Racial and ethnic differences in circulating N-terminal pro-brain-type natriuretic peptide (NT-proBNP) in US adults

Yvonne Commodore-Mensah, Dan Wang, Yein Jeon, Kathryn Foti, John William McEvoy, Josef Coresh, Olive Tang, Justin B. Echouffo-Tcheugui, Robert Christenson, Chiadi E. Ndumele, Elizabeth Selvin

Research output: Contribution to journalArticlepeer-review


Background: The presence and interpretation of racial and ethnic differences in circulating N-terminal pro-brain-type natriuretic peptide (NT-proBNP), a diagnostic biomarker for heart failure, are controversial. Objective: To examine racial and ethnic differences in NT-proBNP levels among the general US adult population. Methods: We performed a cross-sectional analysis of data from the 1999–2004 National Health and Nutrition Examination Survey (NHANES). We included 4717 non-Hispanic White, 1675 non-Hispanic Black, and 2148 Mexican American adults aged 20 years or older without a history of cardiovascular disease. We examined the associations of race and ethnicity with NT-proBNP using linear and logistic regression models in the overall population and in a younger, ‘healthy’ subsample. Results: The mean age was 45 years. Median NT-proBNP levels were significantly lower among Black (29.3 pg/mL) and Mexican American adults (28.3.4 pg/mL) compared to White adults (49.1pg/mL, P-values<0.001). After adjusting for sociodemographic factors and cardiovascular risk factors, NT-proBNP was 34.4% lower (95%CI -39.2 to -29.3%) in Black adults and 22.8% lower (95%CI -29.4 to -15.5) in Mexican American adults compared to White adults. Our findings were consistent in a young, healthy subsample, suggesting non-cardiometabolic determinants of these differences. Conclusions: NT-proBNP levels are significantly lower among Black and Mexican American adults compared with White adults, independent of cardiometabolic risk. Although race/ethnicity is a poor proxy for genetic differences, our findings may have clinical implications for the management of HF. However, studies in diverse populations are needed to characterize the biological basis of NT-proBNP variation.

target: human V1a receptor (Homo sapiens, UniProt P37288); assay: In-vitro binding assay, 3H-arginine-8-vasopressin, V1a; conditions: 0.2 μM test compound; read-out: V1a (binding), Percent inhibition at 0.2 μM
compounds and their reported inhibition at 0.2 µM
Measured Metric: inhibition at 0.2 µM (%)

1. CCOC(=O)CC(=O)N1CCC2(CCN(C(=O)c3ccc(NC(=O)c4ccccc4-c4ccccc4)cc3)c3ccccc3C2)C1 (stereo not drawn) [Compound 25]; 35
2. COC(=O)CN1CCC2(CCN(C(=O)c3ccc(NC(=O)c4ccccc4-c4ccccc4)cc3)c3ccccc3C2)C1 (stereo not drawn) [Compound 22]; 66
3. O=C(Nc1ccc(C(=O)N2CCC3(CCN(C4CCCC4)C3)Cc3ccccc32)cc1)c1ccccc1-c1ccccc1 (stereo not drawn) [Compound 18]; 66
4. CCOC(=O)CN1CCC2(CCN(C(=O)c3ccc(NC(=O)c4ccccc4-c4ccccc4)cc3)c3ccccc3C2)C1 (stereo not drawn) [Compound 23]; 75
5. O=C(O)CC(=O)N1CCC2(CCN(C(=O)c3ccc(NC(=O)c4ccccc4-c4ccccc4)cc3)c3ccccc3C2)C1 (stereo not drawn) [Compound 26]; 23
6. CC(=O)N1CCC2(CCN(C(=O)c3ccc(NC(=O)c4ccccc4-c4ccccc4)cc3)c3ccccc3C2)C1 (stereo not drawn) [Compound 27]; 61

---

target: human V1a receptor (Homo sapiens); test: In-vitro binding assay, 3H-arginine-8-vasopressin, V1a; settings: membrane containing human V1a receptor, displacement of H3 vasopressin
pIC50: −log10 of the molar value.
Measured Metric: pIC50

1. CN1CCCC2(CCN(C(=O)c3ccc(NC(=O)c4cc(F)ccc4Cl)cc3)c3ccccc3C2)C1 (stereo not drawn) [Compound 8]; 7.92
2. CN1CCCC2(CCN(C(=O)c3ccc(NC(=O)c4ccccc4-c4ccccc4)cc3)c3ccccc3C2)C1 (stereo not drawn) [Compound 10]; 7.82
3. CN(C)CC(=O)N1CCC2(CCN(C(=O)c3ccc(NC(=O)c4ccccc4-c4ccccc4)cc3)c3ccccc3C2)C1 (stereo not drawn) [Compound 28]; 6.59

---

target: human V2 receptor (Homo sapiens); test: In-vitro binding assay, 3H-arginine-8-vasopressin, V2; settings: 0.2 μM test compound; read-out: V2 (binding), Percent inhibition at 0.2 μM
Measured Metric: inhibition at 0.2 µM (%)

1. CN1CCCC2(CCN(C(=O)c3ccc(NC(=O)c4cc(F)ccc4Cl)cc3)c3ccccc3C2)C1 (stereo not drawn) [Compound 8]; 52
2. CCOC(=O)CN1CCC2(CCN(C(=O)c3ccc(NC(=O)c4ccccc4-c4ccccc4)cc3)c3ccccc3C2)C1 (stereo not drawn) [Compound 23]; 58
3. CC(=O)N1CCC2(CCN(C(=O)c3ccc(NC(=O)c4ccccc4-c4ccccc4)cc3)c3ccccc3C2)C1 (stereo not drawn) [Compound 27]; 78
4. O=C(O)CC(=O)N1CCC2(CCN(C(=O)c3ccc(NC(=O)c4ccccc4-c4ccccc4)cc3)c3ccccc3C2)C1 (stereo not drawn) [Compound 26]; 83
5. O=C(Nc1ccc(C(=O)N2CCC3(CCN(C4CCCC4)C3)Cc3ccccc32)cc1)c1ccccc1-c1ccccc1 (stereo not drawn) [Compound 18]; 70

Original languageEnglish (US)
Article number100526
JournalAmerican Journal of Preventive Cardiology
StatePublished - Sep 2023


  • Biomarkers
  • Cardiovascular disease
  • Epidemiology
  • Ethnicity
  • Race

ASJC Scopus subject areas

  • Cardiology and Cardiovascular Medicine


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